I could not but observe with a great deal of pleasure the joy that appeared in the countenances of these ancient domestics upon my friend's arrival at his country-seat. Some of them could not refrain * from tears at the sight of their old master; every one of them pressed forward to do something for him, and seemed discouraged if they were not employed. At the same time, the good old knight, with a mixture of the father and the master of the family, tempered 5 the inquiries after his own affairs with several kind questions relating to themselves. This humanity and good-nature engages 6 everybody to him, so that when he is pleasant

1 valet de chambre, a body ser- 5 tempered, mingled. vant.

engages. The singular nun2 pad. Meaning? See Webster. ber may be justified by the unity 3 arrival. See Glossary.

of idea in the subjects “humanity” 4 refrain. For its etymology sec and “good-nature.” What is the Glossary.

distinction between these terms?

6

upon any of them, all his family are in good-humor, and none so much as the person whom he diverts himself with : on the contrary, if he coughs, or betrays any infirmity of old age, it is easy for a stander-byl to observe a secret concern in the looks of all his servants.

My worthy friend has put me under the particular care of his butler, who is a very prudent man, and, as well as the rest of his fellow-servants, wonderfully desirous of pleasing me, because they have often heard their master talk of me as of his particular friend.

My chief companion, when Sir Roger is diverting himself in the woods or the fields, is a very venerable man, who is ever with Sir Roger, and has lived at his house in the nature of a chaplain 2 above thirty years. This gentleman is a person of good sense and some learning, of a very regular life and obliging conversation; he heartily loves Sir Roger, and knows that he is very much in the old knight's esteem, so that he lives in the family rather as a relation than a dependent.

I have observed in several of my papers that my friend Sir Roger, amidst all his good qualities, is something of an humorist; 3 and that his virtues as well as imperfections are, as it were, tinged 4 by a certain extravagance, which makes them particularly his, and distinguishes them from those of other men. This castó of mind, as it is generally very innocent 6 in

i stander-by=modern bystander. 5 cast... it. This is an instance 2 chaplain. See Glossary. of two subjects to the same verb,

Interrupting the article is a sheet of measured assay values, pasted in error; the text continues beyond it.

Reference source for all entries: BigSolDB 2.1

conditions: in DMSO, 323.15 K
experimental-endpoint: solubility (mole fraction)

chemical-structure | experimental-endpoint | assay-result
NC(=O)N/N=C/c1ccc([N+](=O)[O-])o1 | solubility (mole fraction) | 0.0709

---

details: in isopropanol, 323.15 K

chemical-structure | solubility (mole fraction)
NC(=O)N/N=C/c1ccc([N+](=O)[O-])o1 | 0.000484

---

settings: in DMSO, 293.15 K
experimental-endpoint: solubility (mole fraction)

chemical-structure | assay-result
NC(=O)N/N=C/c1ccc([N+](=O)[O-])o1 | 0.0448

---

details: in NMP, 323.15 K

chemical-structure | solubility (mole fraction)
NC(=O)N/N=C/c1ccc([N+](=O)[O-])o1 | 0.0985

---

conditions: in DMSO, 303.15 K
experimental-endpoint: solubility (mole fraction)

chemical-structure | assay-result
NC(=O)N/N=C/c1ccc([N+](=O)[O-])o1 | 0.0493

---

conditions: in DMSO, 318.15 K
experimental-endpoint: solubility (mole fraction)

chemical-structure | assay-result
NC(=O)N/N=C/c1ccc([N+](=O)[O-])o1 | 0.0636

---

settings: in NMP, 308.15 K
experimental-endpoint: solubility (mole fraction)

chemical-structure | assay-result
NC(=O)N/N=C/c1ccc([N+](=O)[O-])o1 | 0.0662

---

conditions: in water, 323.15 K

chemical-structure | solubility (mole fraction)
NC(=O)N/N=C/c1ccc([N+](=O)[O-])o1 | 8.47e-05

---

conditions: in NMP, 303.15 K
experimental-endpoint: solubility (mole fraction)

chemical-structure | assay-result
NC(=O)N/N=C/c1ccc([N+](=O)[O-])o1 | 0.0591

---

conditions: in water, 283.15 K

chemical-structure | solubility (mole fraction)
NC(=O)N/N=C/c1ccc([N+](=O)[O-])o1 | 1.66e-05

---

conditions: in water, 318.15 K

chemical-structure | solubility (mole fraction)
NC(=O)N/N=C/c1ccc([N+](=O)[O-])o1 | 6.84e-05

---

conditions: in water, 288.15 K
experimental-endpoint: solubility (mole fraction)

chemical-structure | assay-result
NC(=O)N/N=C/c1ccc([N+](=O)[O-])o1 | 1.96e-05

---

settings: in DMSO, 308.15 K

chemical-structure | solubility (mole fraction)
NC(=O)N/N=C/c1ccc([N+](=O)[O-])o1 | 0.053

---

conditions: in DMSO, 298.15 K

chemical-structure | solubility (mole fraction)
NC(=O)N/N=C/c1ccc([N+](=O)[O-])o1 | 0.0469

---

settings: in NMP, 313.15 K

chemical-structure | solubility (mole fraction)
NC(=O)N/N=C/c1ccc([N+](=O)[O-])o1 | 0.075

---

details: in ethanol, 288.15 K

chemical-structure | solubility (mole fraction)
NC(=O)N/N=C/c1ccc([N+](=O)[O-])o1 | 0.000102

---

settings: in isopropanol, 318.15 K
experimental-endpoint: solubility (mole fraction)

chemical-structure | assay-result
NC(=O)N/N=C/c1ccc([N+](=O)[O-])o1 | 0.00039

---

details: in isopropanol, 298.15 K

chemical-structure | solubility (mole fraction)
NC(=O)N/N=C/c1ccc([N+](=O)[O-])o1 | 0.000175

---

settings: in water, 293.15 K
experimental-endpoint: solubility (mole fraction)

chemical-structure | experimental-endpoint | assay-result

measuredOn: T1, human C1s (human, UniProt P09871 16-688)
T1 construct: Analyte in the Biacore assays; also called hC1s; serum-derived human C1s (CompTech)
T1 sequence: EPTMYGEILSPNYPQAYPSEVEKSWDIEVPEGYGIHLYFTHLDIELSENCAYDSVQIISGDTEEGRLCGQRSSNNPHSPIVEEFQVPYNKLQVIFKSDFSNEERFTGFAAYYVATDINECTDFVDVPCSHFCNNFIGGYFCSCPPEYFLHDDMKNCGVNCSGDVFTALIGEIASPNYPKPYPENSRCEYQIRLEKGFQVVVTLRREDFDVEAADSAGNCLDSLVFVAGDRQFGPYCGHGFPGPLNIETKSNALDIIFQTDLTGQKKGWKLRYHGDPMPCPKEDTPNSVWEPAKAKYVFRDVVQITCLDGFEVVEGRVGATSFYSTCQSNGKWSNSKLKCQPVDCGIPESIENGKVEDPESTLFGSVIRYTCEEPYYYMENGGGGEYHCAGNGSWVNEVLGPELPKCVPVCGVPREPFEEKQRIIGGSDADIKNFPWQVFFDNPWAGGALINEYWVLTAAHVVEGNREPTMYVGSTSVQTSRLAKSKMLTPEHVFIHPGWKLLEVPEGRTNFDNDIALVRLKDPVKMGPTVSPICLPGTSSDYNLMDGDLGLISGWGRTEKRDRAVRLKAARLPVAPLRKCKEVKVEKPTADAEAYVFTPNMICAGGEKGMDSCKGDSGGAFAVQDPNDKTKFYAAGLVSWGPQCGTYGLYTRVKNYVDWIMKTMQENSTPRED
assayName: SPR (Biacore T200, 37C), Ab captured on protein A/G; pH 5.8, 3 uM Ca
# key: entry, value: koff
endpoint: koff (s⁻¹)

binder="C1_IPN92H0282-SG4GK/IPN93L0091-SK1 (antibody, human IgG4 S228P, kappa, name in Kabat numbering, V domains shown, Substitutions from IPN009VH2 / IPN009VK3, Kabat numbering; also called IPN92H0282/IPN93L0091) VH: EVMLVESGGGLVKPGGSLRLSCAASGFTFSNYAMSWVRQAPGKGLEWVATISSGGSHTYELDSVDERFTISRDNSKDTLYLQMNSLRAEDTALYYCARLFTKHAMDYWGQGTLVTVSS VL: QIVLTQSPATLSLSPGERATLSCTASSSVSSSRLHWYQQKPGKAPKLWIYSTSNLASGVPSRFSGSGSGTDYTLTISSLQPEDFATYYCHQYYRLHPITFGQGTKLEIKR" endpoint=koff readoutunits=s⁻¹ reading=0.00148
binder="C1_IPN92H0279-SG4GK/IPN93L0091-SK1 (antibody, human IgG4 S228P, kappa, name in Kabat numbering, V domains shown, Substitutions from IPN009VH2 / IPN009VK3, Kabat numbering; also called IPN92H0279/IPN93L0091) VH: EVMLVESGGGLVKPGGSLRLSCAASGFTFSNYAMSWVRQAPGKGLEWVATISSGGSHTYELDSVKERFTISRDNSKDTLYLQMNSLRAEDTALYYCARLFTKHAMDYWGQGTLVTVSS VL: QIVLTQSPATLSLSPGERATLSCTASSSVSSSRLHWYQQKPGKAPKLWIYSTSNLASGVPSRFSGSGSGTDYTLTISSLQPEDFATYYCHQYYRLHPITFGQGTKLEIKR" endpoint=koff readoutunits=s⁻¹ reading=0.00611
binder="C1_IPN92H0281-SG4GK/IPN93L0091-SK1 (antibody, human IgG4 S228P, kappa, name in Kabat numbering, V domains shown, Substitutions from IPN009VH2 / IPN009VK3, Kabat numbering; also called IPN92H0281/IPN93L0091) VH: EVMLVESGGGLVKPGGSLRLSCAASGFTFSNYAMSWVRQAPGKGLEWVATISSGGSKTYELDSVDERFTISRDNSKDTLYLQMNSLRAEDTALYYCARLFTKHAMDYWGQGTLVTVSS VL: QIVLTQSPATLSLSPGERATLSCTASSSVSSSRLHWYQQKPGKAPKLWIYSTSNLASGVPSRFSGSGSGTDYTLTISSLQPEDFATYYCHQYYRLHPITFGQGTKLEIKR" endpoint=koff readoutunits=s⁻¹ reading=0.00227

8 humorist, a person with pecul- a construction not allowed by our iarities of temper.

strict modern grammar. 4 tinged. See Glossary.

6 innocent. Give a synonym.

itself, so it renders his conversation highly agreeable, and more delightful than the same degree of sense and virtue would appear in their common and ordinary colors.

As I was walking with him last night, he asked me how I liked the good man whom I have just now mentioned ; and, without staying for my answer, told me that he was afraid of being insulted with Latin and Greek at his own table, for which reason he desired a particular friend of his at the university to find him. out a clergyman rather of plain sense than much learning, of a good aspect, a clear voice, a sociable temper, and, if possible, a man that understood a little of backgammon.

“My friend,” says Sir Roger, “found me out this gentleman, who, besides the endowments required of him, is, they tell me, a good scholar, though he does not show it. I have given him the parsonage? of the parish; and because I know his value, have settled upon him a good annuity for life. If he outlives me, he shall find that he was higher in my esteem than perhaps he thinks he is. He has now been with me thirty years, and, though he does not know I have taken notice of it, has never in all that time asked any thing of me for himself, though he is every day soliciting me for something in behalf of one or other of my tenants, his parishioners. There has not been a law-suit in the parish since he has lived among

1 of a good aspect. Explain.

parsonage, office of parson.

8 parishioners. With what noun in apposition ?

2